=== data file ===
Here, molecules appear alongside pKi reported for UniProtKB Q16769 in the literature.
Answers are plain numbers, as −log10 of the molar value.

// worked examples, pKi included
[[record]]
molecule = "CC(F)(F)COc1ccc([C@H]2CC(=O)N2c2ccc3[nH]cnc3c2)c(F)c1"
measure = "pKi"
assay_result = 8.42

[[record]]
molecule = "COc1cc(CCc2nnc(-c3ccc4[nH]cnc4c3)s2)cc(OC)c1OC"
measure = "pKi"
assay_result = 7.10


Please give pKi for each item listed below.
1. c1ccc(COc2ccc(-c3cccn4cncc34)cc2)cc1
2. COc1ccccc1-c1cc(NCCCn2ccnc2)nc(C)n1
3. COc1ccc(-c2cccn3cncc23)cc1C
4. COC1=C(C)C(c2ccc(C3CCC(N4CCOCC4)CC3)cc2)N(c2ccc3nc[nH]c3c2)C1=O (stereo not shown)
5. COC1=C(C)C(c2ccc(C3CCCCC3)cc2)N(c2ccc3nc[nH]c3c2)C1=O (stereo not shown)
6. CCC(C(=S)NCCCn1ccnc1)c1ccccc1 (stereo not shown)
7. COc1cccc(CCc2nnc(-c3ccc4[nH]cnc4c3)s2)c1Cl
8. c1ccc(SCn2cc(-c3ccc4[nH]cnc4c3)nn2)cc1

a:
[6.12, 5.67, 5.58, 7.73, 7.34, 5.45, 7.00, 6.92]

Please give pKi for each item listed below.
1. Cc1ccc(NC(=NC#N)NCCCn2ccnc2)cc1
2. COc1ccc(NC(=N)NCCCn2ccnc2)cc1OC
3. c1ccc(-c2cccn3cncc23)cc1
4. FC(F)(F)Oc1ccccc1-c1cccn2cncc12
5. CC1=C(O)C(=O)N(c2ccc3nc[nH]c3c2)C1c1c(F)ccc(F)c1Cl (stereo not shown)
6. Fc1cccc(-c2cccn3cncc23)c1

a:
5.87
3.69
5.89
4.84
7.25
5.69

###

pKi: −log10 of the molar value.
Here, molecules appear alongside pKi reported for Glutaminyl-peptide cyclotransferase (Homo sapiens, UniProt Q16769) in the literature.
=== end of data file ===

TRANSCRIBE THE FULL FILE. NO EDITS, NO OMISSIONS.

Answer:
Here, molecules appear alongside pKi reported for UniProtKB Q16769 in the literature.
Answers are plain numbers, as −log10 of the molar value.

// worked examples, pKi included
[[record]]
molecule = "CC(F)(F)COc1ccc([C@H]2CC(=O)N2c2ccc3[nH]cnc3c2)c(F)c1"
measure = "pKi"
assay_result = 8.42

[[record]]
molecule = "COc1cc(CCc2nnc(-c3ccc4[nH]cnc4c3)s2)cc(OC)c1OC"
measure = "pKi"
assay_result = 7.10


Please give pKi for each item listed below.
1. c1ccc(COc2ccc(-c3cccn4cncc34)cc2)cc1
2. COc1ccccc1-c1cc(NCCCn2ccnc2)nc(C)n1
3. COc1ccc(-c2cccn3cncc23)cc1C
4. COC1=C(C)C(c2ccc(C3CCC(N4CCOCC4)CC3)cc2)N(c2ccc3nc[nH]c3c2)C1=O (stereo not shown)
5. COC1=C(C)C(c2ccc(C3CCCCC3)cc2)N(c2ccc3nc[nH]c3c2)C1=O (stereo not shown)
6. CCC(C(=S)NCCCn1ccnc1)c1ccccc1 (stereo not shown)
7. COc1cccc(CCc2nnc(-c3ccc4[nH]cnc4c3)s2)c1Cl
8. c1ccc(SCn2cc(-c3ccc4[nH]cnc4c3)nn2)cc1

a:
[6.12, 5.67, 5.58, 7.73, 7.34, 5.45, 7.00, 6.92]

Please give pKi for each item listed below.
1. Cc1ccc(NC(=NC#N)NCCCn2ccnc2)cc1
2. COc1ccc(NC(=N)NCCCn2ccnc2)cc1OC
3. c1ccc(-c2cccn3cncc23)cc1
4. FC(F)(F)Oc1ccccc1-c1cccn2cncc12
5. CC1=C(O)C(=O)N(c2ccc3nc[nH]c3c2)C1c1c(F)ccc(F)c1Cl (stereo not shown)
6. Fc1cccc(-c2cccn3cncc23)c1

a:
5.87
3.69
5.89
4.84
7.25
5.69

###

pKi: −log10 of the molar value.
Here, molecules appear alongside pKi reported for Glutaminyl-peptide cyclotransferase (Homo sapiens, UniProt Q16769) in the literature.